A sobering reality was evident in the Leafs’ 4-1 defeat at the hands of the Boston Bruins on Saturday night; the 2017-18 Toronto roster belongs in the ‘pretenders’, not ‘contenders’, category when assessing its championship pedigree.
Certainly Leafs Nation has been buoyed by unbridled enthusiasm at various points this season. The free-flowing October Leafs were on offensive juggernaut. And, their recent four-game winning streak – halted by the B’s – was arguably their best stretch of the year.
Though to put things in perspective, the back-to-back shutouts of the Islanders and Rangers – as dominant and impressive as those performances were – came at the hands of failing netminders Thomas “Sieve” Griess and an antiquated Henrik Lundqvist.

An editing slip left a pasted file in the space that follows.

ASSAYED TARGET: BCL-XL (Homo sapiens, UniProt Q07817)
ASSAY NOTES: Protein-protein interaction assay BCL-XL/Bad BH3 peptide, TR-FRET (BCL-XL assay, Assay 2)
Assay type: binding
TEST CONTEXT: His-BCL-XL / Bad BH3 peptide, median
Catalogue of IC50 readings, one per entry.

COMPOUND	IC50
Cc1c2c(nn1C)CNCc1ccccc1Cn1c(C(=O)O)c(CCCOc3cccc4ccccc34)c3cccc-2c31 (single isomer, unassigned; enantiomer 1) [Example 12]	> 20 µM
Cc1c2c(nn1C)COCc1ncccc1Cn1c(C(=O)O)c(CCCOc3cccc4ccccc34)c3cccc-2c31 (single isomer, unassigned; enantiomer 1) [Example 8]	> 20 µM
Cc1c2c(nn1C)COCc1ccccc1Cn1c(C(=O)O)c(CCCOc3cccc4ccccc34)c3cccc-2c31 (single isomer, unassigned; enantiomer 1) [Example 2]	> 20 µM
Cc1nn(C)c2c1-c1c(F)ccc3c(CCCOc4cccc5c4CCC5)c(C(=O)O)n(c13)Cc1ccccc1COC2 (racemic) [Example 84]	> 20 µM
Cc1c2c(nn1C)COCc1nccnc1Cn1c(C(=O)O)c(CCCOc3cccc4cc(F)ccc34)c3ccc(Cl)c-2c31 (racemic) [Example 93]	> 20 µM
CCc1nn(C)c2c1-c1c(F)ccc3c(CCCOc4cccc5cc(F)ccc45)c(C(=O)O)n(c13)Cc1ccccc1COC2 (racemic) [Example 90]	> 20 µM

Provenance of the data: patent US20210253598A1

On Saturday, Tuukka Rask, who extended his personal point streak to an astounding 20 games, reminded Mike Babcock’s squad of what can happen when the Leafs are up against first-rate goaltending.
The rejuvenated Toronto offense that had outscored its opponents 16-3 over its previous four games was stifled by Boston’s defenders at every turn. Indeed it’s as if the Bruins were playing keep-away all night.
Leafs never owned the puck tonight. Rarely rented it.
— Kevin Paul Dupont (@GlobeKPD) February 4, 2018
The Leafs’ lone goal came in the first period, after Boston defenceman Charlie McAvoy – in his return to the lineup after undergoing a procedure to treat a heart ablation – accidentally guided the puck into his own net.
“I thought they were quicker, better, executed harder and had more players going than we did tonight and it showed,” coach Mike Babcock said to reporters after the game.
While the Leafs may be underpeforming from the perspective of the curious season-long narrative that suggests that this team is a 2018 championship contender, the team – which to their credit has displayed flashes of brilliance – is meeting the expectations of more realistic observers.